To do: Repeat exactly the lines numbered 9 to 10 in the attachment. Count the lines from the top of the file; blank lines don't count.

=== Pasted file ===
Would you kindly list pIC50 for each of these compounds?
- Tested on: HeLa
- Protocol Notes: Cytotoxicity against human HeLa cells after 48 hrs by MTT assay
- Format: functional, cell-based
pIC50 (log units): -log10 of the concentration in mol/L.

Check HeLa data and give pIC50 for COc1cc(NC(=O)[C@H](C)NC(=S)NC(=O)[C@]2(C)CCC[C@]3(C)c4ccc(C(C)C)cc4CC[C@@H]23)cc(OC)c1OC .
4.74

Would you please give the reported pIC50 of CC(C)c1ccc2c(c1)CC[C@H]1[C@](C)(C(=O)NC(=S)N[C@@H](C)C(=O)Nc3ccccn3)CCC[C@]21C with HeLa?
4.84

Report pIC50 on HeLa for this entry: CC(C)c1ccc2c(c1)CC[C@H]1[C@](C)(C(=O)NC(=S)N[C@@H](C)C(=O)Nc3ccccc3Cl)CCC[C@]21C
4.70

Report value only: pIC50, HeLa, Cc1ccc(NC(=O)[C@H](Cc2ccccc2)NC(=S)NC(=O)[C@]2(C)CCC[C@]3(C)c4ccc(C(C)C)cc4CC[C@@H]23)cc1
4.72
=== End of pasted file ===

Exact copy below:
4.84

Report pIC50 on HeLa for this entry: CC(C)c1ccc2c(c1)CC[C@H]1[C@](C)(C(=O)NC(=S)N[C@@H](C)C(=O)Nc3ccccc3Cl)CCC[C@]21C